Online real estate

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When I used to work at Yahoo! the phrase online real-estate was used to describe the space on page available for advertising and promotion. A couple of blog posts have taken the analogy between property and online services to new levels.

Stuff White People Like hides some canny observation beneath its iron fist of satire. Its post on Facebook:

For a brief period of time, MySpace was the site where everyone kept their profile and managed their friendships. But soon, the service began to attract fake profiles, the wrong kind of white people, and struggling musicians. In real world terms, these three developments would be equivalent to a check cashing store, a TGIFridays, and a housing project. All which strike fear in the hearts of white people.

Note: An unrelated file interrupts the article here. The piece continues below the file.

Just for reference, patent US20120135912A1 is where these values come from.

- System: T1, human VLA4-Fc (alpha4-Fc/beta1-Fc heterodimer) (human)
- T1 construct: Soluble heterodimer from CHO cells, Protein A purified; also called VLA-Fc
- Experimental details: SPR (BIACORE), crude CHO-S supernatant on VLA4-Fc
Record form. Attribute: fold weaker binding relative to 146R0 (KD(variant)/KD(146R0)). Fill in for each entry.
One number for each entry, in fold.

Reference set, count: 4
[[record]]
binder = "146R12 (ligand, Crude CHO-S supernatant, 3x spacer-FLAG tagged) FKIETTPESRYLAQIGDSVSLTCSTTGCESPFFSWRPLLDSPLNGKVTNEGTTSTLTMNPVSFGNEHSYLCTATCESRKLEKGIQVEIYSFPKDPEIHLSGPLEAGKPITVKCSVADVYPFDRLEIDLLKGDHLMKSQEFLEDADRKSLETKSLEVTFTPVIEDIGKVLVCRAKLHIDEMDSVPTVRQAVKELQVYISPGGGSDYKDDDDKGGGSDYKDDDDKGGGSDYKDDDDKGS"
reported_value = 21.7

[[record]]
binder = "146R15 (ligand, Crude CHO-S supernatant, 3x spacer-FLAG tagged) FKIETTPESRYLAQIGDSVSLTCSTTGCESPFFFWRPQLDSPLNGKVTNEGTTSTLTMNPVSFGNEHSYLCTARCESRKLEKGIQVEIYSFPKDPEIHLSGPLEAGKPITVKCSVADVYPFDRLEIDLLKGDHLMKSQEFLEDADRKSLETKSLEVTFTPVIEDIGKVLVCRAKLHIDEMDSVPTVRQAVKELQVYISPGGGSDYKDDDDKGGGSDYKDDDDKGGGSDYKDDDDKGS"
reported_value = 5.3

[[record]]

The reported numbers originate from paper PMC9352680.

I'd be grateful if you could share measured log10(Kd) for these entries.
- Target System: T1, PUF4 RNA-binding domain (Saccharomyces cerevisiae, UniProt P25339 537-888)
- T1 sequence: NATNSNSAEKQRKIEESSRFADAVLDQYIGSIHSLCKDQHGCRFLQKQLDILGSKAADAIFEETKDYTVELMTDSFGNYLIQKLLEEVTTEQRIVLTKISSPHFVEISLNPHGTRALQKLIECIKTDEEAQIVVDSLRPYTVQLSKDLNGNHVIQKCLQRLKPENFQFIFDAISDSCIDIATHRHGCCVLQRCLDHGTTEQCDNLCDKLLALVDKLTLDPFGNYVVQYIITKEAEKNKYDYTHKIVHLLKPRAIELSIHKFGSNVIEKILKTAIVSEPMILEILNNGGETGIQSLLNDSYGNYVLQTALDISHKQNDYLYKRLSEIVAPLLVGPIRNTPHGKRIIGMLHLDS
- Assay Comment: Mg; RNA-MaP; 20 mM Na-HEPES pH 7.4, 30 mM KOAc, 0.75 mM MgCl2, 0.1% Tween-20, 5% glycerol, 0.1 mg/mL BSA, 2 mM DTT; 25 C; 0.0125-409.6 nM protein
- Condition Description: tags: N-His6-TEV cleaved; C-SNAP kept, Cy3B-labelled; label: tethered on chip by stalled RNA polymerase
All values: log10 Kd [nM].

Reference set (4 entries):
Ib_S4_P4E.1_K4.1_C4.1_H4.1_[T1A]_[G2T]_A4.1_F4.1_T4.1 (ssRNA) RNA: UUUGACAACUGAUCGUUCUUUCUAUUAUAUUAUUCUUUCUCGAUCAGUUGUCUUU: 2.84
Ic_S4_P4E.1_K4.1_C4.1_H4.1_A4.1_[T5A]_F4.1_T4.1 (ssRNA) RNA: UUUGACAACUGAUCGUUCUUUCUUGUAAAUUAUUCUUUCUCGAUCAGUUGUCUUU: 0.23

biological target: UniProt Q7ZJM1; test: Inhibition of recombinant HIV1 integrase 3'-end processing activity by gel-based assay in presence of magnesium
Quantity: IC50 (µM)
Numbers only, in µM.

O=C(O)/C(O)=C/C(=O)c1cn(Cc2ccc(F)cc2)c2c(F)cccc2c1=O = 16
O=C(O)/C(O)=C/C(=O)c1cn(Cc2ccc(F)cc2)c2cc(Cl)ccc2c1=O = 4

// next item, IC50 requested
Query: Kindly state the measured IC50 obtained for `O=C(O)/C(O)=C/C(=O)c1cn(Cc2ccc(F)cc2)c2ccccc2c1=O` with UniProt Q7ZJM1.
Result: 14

White people were nervous but had nowhere else to go. Then Facebook came along and offered advanced privacy settings, closed networks, and a clean interface. In respective real world terms, these features are analogous to an apartment or house with a security system/doorman, an alumni dinner, and a homeowners association that protects the aesthetics of the neighborhood.

Within a matter of months, MySpace had gone from a virtual utopia to Digital Detroit, where only minorities and indie bands remain.

The scandal mongers at Valleywag Fox News VP calls Facebook users “more sophisticated” than MySpace users where Fox News VP of development Joel Cheatwood discussed the different constituencies who made up Facebook and MySpace communities. Which neighbourhood would you like to live in?